Friday, July 03, 2015

Is This Racism Crazier?

I can't remember how Ben phrased the question, but he had read Dylann Roof's writings, which struck him as pretty much the same scattered paranoia as all these other mass shooters. He wondered if mental illness pretty much had to be part of such a person these days.  I had not thought about it in quite that way, but it only took a little while to decide that that yes, it must. Context matters.

In 1915 Dylann Roof could have found at least a few other people willing to shoot up a black church.  Even then, it would have taken some context of recent incidents that were getting the local populace worked up - but you likely could get some people worked up pretty quickly over small or untrue things. Going further, in a time of open black-white conflict, as happened several times in Caribbean nations, he could likely have found a lot of people to shoot up a church.  It would be less crazy to do that.  It might be just as evil; some of the participants might be ill; but insanity would not be required. There would be an element of some cultural support in the 1915 case, and a fair bit in the Caribbean case.

These days you pretty much have to be ill to be a mass shooter in America.  You can't be a mere "hothead" or "loner."

One doesn't have to get lost in a relativity maze where no idea can be considered crazy outside its context, as an excuse to indict "society," for its refusal to recognise creativity or genius. That rubber band can be stretched too far. (Science fiction writers used to have a lot of fun with this.) But context does matter, because being that far off from your surroundings suggests that other things are broken. We are social beings, and take our explanatory and moral cues largely from our surroundings.  Perhaps too largely. If you are going to believe something different from your peer group, you seek a new peer group.  If you can't find one, that should tell you something. If it doesn't tell you something, your problems are deeper. It is possible to go back over the turf and legitimately decide "no, they are all mostly wrong, and I've got it right," but the sane person who reaches that conclusion knows she has a hard road ahead and will have to provide significant evidence to convince others.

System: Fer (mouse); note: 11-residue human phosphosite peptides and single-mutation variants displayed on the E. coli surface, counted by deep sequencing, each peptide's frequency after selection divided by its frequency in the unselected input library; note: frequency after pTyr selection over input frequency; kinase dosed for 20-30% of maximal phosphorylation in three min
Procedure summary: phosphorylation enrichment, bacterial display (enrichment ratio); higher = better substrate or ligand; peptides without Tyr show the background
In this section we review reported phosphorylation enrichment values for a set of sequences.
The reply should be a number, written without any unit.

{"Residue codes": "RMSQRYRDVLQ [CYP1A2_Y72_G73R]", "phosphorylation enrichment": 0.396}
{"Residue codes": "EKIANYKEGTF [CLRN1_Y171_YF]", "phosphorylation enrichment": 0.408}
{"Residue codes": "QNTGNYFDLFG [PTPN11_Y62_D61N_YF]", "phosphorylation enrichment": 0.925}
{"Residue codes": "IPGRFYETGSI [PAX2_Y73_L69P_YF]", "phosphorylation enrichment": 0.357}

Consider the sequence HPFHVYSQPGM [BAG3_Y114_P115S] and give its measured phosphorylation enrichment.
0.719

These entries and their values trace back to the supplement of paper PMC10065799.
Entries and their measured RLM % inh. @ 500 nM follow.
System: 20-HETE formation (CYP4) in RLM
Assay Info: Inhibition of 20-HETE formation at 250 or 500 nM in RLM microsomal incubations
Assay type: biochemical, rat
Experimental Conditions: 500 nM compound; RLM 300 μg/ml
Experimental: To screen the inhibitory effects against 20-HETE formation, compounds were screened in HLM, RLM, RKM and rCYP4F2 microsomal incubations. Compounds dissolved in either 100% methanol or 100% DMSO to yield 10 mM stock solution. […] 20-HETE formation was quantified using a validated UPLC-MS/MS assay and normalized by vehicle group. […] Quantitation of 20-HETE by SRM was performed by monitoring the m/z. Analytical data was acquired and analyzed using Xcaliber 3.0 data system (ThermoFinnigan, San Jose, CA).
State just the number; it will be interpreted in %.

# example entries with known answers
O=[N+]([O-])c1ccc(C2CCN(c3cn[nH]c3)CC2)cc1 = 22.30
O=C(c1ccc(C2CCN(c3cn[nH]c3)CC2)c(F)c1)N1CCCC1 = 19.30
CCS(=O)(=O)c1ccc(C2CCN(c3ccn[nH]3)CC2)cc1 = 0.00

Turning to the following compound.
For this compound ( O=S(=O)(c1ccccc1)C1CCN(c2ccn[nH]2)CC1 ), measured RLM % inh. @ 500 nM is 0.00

This leads me to a surprising place. The one fact that was considered obvious about the Charleston shooting was that it was racist.  His writings and statements could hardly be more clear that he believed his motives were racial. Yet on reflection I think that is much less true. This was not some standard racist person who was a little stranger than most, this was a mentally ill person whose illness expressed itself in racism. The difference is significant because it switches which is the dominant characteristic. (Yes, this is entirely quixotic of me, because the national narrative is in place now and unlikely to move much.)

I mean, Rhodesia? We all thought that was weird, but it should have hit us even harder than that.  This was not a rubber band stretched too far, but an elastic that had snapped long ago. Remember, he was frustrated that he couldn't find people nearby who understood the problem and were willing to do something about it.  He could only find them on obscure internet sites.

I don't want to flip this entirely.  Dylann Roof did not conclude that emanations from Io or poisons in the asparagus were creating the problems of the world. He picked a set of ideas that actually is present in some small percentage of society around him, to run with and become his Universal Explanation for Why My Life Is Bad. Yet I don't think racism is the right emphasis.

So, good riddance to the Confederate Battle Flag, though it had come to symbolise yahooness more than oppression. Yet I wish it had come down for better reasons, rather than as an innocent bystander seized and blamed for being present and unpopular near a tragedy. The focus on the flag allowed us to miss the point.


Grim said...

But context does matter, because being that far off from your surroundings suggests that other things are broken. We are social beings, and take our explanatory and moral cues largely from our surroundings. Perhaps too largely.

Read that paragraph in coordination with Mark Steyn's latest article on culture, and you get a pretty good natural selection theory for why guys like this turn up sometimes. As he points out, "Four years later... Arnoud van Doorn, the producer of Wilders's anti-Islamic film Fitna, converted to Islam."